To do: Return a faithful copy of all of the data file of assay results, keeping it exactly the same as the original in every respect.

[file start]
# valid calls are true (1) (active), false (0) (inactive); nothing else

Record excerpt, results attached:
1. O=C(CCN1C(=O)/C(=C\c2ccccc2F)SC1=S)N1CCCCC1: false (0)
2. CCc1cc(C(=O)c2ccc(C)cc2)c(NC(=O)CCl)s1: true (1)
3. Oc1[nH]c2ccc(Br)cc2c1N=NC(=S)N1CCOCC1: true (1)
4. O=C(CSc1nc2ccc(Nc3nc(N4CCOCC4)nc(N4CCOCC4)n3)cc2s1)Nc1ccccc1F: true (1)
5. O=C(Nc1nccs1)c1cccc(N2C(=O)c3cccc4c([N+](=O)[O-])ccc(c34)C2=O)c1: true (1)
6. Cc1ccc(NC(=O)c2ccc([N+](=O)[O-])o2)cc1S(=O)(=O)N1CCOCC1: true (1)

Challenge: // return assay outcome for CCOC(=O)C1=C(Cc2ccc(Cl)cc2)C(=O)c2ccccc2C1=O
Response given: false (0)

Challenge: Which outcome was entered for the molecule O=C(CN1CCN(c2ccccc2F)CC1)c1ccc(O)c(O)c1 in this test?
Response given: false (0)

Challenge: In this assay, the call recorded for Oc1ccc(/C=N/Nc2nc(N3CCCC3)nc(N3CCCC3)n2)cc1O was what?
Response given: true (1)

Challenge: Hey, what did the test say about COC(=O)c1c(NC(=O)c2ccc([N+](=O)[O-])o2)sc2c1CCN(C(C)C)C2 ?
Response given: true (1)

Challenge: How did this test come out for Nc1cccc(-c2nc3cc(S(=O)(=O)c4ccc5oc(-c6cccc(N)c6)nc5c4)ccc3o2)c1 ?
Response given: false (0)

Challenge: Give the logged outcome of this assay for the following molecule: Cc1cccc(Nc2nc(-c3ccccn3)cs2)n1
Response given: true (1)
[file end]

# valid calls are true (1) (active), false (0) (inactive); nothing else

Record excerpt, results attached:
1. O=C(CCN1C(=O)/C(=C\c2ccccc2F)SC1=S)N1CCCCC1: false (0)
2. CCc1cc(C(=O)c2ccc(C)cc2)c(NC(=O)CCl)s1: true (1)
3. Oc1[nH]c2ccc(Br)cc2c1N=NC(=S)N1CCOCC1: true (1)
4. O=C(CSc1nc2ccc(Nc3nc(N4CCOCC4)nc(N4CCOCC4)n3)cc2s1)Nc1ccccc1F: true (1)
5. O=C(Nc1nccs1)c1cccc(N2C(=O)c3cccc4c([N+](=O)[O-])ccc(c34)C2=O)c1: true (1)
6. Cc1ccc(NC(=O)c2ccc([N+](=O)[O-])o2)cc1S(=O)(=O)N1CCOCC1: true (1)

Challenge: // return assay outcome for CCOC(=O)C1=C(Cc2ccc(Cl)cc2)C(=O)c2ccccc2C1=O
Response given: false (0)

Challenge: Which outcome was entered for the molecule O=C(CN1CCN(c2ccccc2F)CC1)c1ccc(O)c(O)c1 in this test?
Response given: false (0)

Challenge: In this assay, the call recorded for Oc1ccc(/C=N/Nc2nc(N3CCCC3)nc(N3CCCC3)n2)cc1O was what?
Response given: true (1)

Challenge: Hey, what did the test say about COC(=O)c1c(NC(=O)c2ccc([N+](=O)[O-])o2)sc2c1CCN(C(C)C)C2 ?
Response given: true (1)

Challenge: How did this test come out for Nc1cccc(-c2nc3cc(S(=O)(=O)c4ccc5oc(-c6cccc(N)c6)nc5c4)ccc3o2)c1 ?
Response given: false (0)

Challenge: Give the logged outcome of this assay for the following molecule: Cc1cccc(Nc2nc(-c3ccccn3)cs2)n1
Response given: true (1)